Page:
Law Times

Sept 3, 2012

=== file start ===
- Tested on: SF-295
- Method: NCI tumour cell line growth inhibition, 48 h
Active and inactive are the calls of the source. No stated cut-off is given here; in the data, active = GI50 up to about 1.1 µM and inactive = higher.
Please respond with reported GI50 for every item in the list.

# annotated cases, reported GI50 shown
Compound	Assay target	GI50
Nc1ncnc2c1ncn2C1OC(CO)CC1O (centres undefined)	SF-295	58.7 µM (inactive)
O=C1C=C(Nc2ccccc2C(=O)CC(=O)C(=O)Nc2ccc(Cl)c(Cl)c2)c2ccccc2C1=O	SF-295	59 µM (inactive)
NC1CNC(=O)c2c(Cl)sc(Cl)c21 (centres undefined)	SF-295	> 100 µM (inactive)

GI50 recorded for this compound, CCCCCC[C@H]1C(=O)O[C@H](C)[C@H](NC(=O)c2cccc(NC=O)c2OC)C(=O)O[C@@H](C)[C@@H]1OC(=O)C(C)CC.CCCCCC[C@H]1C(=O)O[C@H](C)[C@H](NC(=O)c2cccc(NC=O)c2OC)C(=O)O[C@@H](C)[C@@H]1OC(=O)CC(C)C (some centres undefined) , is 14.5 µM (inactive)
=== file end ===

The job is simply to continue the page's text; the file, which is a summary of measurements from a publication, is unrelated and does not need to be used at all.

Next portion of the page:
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DIFFICULT BALANCE Practice demands challenging for election candidates $4.00 • Vol. 23, No. 27 COVERING ONTARIO'S LEGAL SCENE • WWW.LAWTIMESNEWS.COM September 3, 2012 L AW TIMES P2 Details you need to know P7 BY KENDYL SEBESTA Law Times A eventually followed by a surrender. Th ere is a point where every alcoholic throws their hands up and says, 'I have to give up this fi ght.' Th at was the turning point for me." In fact, Bryant' as a lawyer, I wasn't necessarily an alcoholic," he tells Law Times. "My experience was a lot of self-delusion that was work and personal life for more than a decade but he says that even when he began to admit to himself that he was an alcoholic, he struggled to tell anyone else. Th at all changed last month when Bryant released s addiction to alcohol loomed over his his memoir about his deadly encounter with cyclist Darcy Allan Sheppard and his battle with alcoholism in 28 Seconds: A True Story of Addiction, Tragedy, and Hope. In the book, Bryant describes his battle with alco- hol as something that leſt him "miserable and para- noid" until he hit rock bottom, woke up one morning six years ago aſt er a night of heavy drinking, and real- ized he could no longer control his addiction. Alcohol, Bryant writes in his memoir, had become the most important thing in his life. According to Bryant, he' turning point. s been sober ever since that Many lawyers 'think they don't have the luxury of having feelings,' says Doron Gold, who works for a counselling and assistance program for lawyers. Photo: Robin Kuniski s a successful legal professional, former attorney general Michael Bryant strug- gled to accept that he was an alcoholic. "I constantly fooled myself into thinking that because I was functioning Stress leaves lawyers prone to addiction Bryant's story highlights difficult issue for legal profession ntitled-4 1 12-03-20 10:44 A TARION ADDENDA FOCUS ON Class Actions P9 Assistance Program, says denial oſt en plays a large role in alcohol dependency among lawyers. "Oſt en, lawyers who abuse alcohol think of it as a victimless crime," says Gold. Doron Gold, case manager at the Ontario Lawyers' they are on a precipice that they realize they need help. Hovering over all of it is this idea that they are lawyers. Th ey believe they can fi x anything and if they admit they have a problem or show that they are having a problem, they believe they'll be seen as weak. Th ey think they don't have the luxury of having feelings. So they won't tell anyone and will try to hide the problems that come from it because they've been trained to solve problems." Jill Fenaughty, another case manager at the Ontario "Th ey are hesitant to get help and oſt en it's only when Lawyers' Assistance Program, notes that working long hours, the pressures of billing, and high-confl ict work environments can also contribute to the stress that sends some legal professionals looking for a release. "Many lawyers use alcohol as a coping mechanism as it is readily available, quick, and eff ective at reducing stress and pain," says Fenaughty. "Moreover, consuming alcohol at celebratory dinners, aſt er corporate closings, and aſt er a win or loss of a trial is part of the legal culture. Still, Bryant says that for an alcoholic, being in the le- " gal profession likely doesn't help or harm the addiction. "It' Ontario Lawyers' Assistance Program relate to alcohol dependency. At the same time, it estimates that at least 20 to 25 per cent of legal professionals have alcoholic tendencies. s an addiction," says Bryant. "It was always there." In Ontario, roughly nine per cent of the calls to the See Criminal, page 5 Appeal court reinforces ADR clauses in family law cases BY SIOBHAN McCLELLAND For Law Times sion late last month that it won't vary spousal support in cases where there' T 'I think there would have been a very serious mischief had the court not intervened,' says Harold Niman. he Ontario Court of Appeal has reinforced the validity of arbitration provisions with its deci- tario Court of Appeal reversed the motion judge' that the courts don't have jurisdic- tion to vary spousal support terms in a separation agreement when it includes an exclusive arbitration provision. "I think there would have been s decision and found ment containing an exclusive arbitration clause. In Grosman v. Cookson, the On- s a separation agree- a very serious mischief had the court not intervened, old Niman, a family lawyer at Ni- man Zemans Gelgoot LLP in To- ronto, who acted for Penny-Lynn Cookson. "It' " says Har- respect agreements between par- ties," says family lawyer Philip Ep- stein, a partner at Epstein Cole LLP. "It clearly refl ects the court' s very important that courts sire to permit parties to manage the resolution of their issues outside of court if they so contract," says Rob- ert Halpern, head of the family law group at Torkin Manes LLP. Th e case arises from the end of s de- the 34-year marriage between Bri- an Grosman and his former wife, Cookson. Th e couple entered into a separation agreement in February A DAILY BLOGOF CANADIAN LEGAL NEWS [WWW.CANADIANLAWYERMAG.COM/ LegalFeeds-BB-LT-Apr23-12.indd 1 DS ] 2004 that set out that Grosman would pay $8,500 per month. Another term of the agreement is that if either party seeks to vary the amount of support, Stephen Grant would act as the mediator or arbitrator. On March 30, 2010, Grosman spousal support of advised Cookson of his intention to retire as a partner from his law fi rm at the end of the year and proposed a variation of spousal support. Th e parties attended mediation in September 2010. Th e eff ort failed. On Feb. stopped making spousal support payments, the appeal court ruling noted. As a result, Cookson fi led the separation agreement with the See ADR, page 5 1, 2011, Grosman CANADIAN LAWYER & LAW TIMES POWERED BY 12-04-16 11:56 AM PM #40762529